|Cause of death Heart attack|
Name Lennard Pearce
|Years active 1964–1984|
TV shows Only Fools and Horses
|Born 9 February 1915 (age 69) (1915-02-09) Paddington, London, England|
Alma mater Royal Academy of Dramatic Art
Television Only Fools and Horses (1981–84) (His death)
Education Royal Academy of Dramatic Art
Similar People Buster Merryfield, Nicholas Lyndhurst, John Sullivan, Tessa Peake‑Jones, John Challis
Died 15 December 1984 (aged 69) Archway, London, England
Lennard Pearce (9 February 1915 – 15 December 1984) was an English actor who worked mostly in the theatre, but also appeared in British television programmes. He landed his best remembered television role during the last years of his life, starring as Grandad in the sitcom Only Fools and Horses from its beginning in September 1981 until he died in December 1984.
Pearce studied drama at the Royal Academy of Dramatic Art (RADA), in London and performed for the Entertainments National Service Association (ENSA) during World War II. In the early 1960s, he understudied for Stanley Holloway as Alfred P. Doolittle in the original West End production of My Fair Lady. After 1965, he appeared in many plays at the National Theatre including Much Ado About Nothing and Rosencrantz and Guildenstern are Dead. He worked with both Laurence Olivier and Anthony Hopkins on stage. In 1966, Pearce starred in Richard Brinsley Sheridan's The Rivals, alongside David Jason, but the two men didn't meet again until 15 years later.
In 1975, Pearce played the Owl in a theatre adaptation of Winnie the Pooh at the Phoenix Theatre, in London, and two years later, in 1977, Mr Witherspoon in Arsenic and Old Lace at the Westminster Theatre. He was also a member of the Royal Shakespeare Company.
Pearce starred as Grandad in the first 23 episodes of the BBC sitcom Only Fools and Horses between 1981 and 1983, a role with which he is most closely associated. His other work includes Dixon of Dock Green (1965), Dr. Finlay's Casebook (1967), Sykes (1972) and Coronation Street in May 1969 and April 1977, along with The Wednesday Play ("Cathy Come Home", 1966). Pearce played a role in Crown Court broadcast in February 1984.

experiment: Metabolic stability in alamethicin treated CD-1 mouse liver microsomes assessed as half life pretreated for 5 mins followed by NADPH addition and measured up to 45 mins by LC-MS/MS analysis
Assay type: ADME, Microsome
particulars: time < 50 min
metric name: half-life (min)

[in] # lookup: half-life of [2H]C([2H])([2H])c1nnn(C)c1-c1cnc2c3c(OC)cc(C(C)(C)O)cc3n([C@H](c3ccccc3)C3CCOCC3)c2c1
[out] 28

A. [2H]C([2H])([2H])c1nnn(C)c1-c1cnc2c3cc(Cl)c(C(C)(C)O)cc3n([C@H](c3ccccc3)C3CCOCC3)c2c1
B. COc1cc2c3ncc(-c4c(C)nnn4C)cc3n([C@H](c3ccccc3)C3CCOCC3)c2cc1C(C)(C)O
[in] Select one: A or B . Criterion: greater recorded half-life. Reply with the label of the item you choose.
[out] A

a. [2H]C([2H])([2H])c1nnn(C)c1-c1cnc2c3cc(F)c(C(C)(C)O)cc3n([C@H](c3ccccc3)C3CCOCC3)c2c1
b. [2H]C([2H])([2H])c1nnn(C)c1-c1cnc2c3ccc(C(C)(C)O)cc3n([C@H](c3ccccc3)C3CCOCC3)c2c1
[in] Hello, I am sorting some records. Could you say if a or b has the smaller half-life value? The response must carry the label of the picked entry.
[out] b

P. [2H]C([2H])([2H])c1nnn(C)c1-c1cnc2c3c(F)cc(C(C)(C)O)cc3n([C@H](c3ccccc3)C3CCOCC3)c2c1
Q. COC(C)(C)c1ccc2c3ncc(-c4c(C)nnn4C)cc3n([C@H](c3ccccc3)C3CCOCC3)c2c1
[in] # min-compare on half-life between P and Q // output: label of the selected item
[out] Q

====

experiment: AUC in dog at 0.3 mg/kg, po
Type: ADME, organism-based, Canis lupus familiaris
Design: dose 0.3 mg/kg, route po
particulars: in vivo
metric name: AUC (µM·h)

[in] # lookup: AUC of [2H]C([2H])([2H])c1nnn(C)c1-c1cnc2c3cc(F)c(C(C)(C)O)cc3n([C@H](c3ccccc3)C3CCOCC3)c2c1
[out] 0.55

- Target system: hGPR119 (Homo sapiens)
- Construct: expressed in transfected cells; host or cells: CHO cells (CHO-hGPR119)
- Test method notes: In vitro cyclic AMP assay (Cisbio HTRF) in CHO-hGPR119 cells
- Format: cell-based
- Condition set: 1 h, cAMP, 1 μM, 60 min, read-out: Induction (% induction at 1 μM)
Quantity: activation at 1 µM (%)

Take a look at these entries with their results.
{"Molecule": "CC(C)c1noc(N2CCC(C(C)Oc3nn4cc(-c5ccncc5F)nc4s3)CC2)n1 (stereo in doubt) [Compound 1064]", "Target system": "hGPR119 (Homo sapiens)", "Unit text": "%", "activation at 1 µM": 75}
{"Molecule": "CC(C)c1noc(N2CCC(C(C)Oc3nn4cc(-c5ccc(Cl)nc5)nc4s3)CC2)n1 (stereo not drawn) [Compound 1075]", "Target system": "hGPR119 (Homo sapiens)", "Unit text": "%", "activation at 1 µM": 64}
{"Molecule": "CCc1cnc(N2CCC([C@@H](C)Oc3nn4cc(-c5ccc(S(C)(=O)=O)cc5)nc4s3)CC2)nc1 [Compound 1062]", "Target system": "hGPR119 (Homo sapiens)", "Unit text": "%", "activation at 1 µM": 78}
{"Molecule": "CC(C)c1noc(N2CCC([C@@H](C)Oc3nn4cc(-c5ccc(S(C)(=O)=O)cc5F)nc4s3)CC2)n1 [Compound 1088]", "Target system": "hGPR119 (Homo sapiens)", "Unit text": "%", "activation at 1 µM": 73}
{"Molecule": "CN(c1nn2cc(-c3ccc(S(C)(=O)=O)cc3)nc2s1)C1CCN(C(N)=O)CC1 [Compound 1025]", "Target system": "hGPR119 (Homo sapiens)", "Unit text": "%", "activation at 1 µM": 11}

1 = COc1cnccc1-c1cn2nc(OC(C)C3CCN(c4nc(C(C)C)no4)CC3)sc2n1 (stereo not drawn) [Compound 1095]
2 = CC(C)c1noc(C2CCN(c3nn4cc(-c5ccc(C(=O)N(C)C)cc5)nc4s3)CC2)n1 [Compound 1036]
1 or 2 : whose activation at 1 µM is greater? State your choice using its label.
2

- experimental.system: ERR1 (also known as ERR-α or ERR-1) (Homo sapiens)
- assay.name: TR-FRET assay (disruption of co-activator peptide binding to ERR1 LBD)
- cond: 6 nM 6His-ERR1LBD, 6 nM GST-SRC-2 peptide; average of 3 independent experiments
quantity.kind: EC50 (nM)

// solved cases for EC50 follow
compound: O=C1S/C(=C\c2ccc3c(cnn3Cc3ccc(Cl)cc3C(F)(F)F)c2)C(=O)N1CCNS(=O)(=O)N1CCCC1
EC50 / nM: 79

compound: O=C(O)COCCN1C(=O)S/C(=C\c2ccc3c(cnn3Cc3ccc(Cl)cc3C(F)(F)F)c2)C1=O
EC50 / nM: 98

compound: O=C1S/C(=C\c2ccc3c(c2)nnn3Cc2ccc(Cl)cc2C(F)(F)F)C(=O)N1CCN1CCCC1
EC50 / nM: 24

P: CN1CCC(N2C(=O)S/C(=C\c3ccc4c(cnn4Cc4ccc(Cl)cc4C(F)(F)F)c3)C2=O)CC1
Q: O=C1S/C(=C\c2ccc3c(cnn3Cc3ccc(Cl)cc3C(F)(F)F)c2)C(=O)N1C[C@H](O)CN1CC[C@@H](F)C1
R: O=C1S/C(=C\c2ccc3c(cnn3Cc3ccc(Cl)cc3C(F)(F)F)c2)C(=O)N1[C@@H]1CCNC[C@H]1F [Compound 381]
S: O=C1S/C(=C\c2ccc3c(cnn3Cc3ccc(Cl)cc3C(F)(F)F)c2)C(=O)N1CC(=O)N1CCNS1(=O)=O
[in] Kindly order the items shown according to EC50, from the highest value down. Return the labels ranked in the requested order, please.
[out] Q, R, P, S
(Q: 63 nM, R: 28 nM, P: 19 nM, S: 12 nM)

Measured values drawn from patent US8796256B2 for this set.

Pearce also appeared in an episode of Minder named "The Balance of Power", which was shown on Halloween in 1984, along with playing Mr Coles in three episodes of Shroud for a Nightingale in March 1984. Coincidentally, the man who replaced Pearce as the senior member of the Trotter family, Buster Merryfield, also appeared in two episodes of the same series. Pearce's last TV appearance was on BBC 1's Children in Need, on 23 November 1984
Health problems and death
In 1980, Pearce was in a play at the Bristol Old Vic, when he kept losing balance and repeatedly falling asleep. He was diagnosed as having critical hypertension, and put on seven different tablets for it, taking these for the rest of his life. On 12 December 1984, Pearce suffered a heart attack. He was rushed to the Whittington Hospital, admitted, and his condition improved. Two days later, Only Fools and Horses scriptwriter John Sullivan visited him, and assured Pearce that his place in the programme would be open for him when he recovered. However, Pearce suffered a second heart attack, and died instantly, on the night of 15 December 1984 at the age of 69. Sullivan was phoned the following morning to be told the news, and he broke it to Pearce's Only Fools and Horses co-stars David Jason and Nicholas Lyndhurst, who were devastated by Pearce's sudden death as well as the entire crew.
When Pearce died, production was under way of the Only Fools and Horses episode "Hole in One". Scenes he had filmed on location prior to his death were re-shot with Buster Merryfield as the replacement character Uncle Albert, and the episode was put back in the series. The episode "Strained Relations" begins in the wake of the death of the character Pearce had played.